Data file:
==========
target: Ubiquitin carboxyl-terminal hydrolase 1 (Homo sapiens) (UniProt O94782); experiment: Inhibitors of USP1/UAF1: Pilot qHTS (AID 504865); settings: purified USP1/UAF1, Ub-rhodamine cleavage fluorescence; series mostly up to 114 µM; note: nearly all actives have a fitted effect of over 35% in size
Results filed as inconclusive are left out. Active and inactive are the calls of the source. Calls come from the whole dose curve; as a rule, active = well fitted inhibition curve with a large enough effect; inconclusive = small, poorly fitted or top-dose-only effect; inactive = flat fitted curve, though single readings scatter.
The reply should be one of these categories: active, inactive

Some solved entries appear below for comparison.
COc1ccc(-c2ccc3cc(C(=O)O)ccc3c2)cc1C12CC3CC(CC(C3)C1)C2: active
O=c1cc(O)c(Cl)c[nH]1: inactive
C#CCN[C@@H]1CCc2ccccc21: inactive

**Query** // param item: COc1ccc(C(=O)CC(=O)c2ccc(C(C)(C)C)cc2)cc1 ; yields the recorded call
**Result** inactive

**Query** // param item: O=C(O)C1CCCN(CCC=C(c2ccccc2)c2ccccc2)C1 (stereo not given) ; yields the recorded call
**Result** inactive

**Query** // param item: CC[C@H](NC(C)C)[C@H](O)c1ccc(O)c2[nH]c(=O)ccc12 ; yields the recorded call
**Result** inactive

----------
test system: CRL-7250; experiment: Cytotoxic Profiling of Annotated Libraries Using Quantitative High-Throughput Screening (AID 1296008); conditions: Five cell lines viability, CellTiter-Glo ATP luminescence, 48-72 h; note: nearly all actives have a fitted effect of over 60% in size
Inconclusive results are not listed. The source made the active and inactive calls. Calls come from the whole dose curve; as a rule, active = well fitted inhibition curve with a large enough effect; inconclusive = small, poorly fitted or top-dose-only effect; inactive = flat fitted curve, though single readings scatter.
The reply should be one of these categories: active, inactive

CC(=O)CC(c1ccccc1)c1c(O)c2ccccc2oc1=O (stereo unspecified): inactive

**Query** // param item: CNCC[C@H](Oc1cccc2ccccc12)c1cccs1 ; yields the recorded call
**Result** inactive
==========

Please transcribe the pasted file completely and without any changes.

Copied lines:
target: Ubiquitin carboxyl-terminal hydrolase 1 (Homo sapiens) (UniProt O94782); experiment: Inhibitors of USP1/UAF1: Pilot qHTS (AID 504865); settings: purified USP1/UAF1, Ub-rhodamine cleavage fluorescence; series mostly up to 114 µM; note: nearly all actives have a fitted effect of over 35% in size
Results filed as inconclusive are left out. Active and inactive are the calls of the source. Calls come from the whole dose curve; as a rule, active = well fitted inhibition curve with a large enough effect; inconclusive = small, poorly fitted or top-dose-only effect; inactive = flat fitted curve, though single readings scatter.
The reply should be one of these categories: active, inactive

Some solved entries appear below for comparison.
COc1ccc(-c2ccc3cc(C(=O)O)ccc3c2)cc1C12CC3CC(CC(C3)C1)C2: active
O=c1cc(O)c(Cl)c[nH]1: inactive
C#CCN[C@@H]1CCc2ccccc21: inactive

**Query** // param item: COc1ccc(C(=O)CC(=O)c2ccc(C(C)(C)C)cc2)cc1 ; yields the recorded call
**Result** inactive

**Query** // param item: O=C(O)C1CCCN(CCC=C(c2ccccc2)c2ccccc2)C1 (stereo not given) ; yields the recorded call
**Result** inactive

**Query** // param item: CC[C@H](NC(C)C)[C@H](O)c1ccc(O)c2[nH]c(=O)ccc12 ; yields the recorded call
**Result** inactive

----------
test system: CRL-7250; experiment: Cytotoxic Profiling of Annotated Libraries Using Quantitative High-Throughput Screening (AID 1296008); conditions: Five cell lines viability, CellTiter-Glo ATP luminescence, 48-72 h; note: nearly all actives have a fitted effect of over 60% in size
Inconclusive results are not listed. The source made the active and inactive calls. Calls come from the whole dose curve; as a rule, active = well fitted inhibition curve with a large enough effect; inconclusive = small, poorly fitted or top-dose-only effect; inactive = flat fitted curve, though single readings scatter.
The reply should be one of these categories: active, inactive

CC(=O)CC(c1ccccc1)c1c(O)c2ccccc2oc1=O (stereo unspecified): inactive

**Query** // param item: CNCC[C@H](Oc1cccc2ccccc12)c1cccs1 ; yields the recorded call
**Result** inactive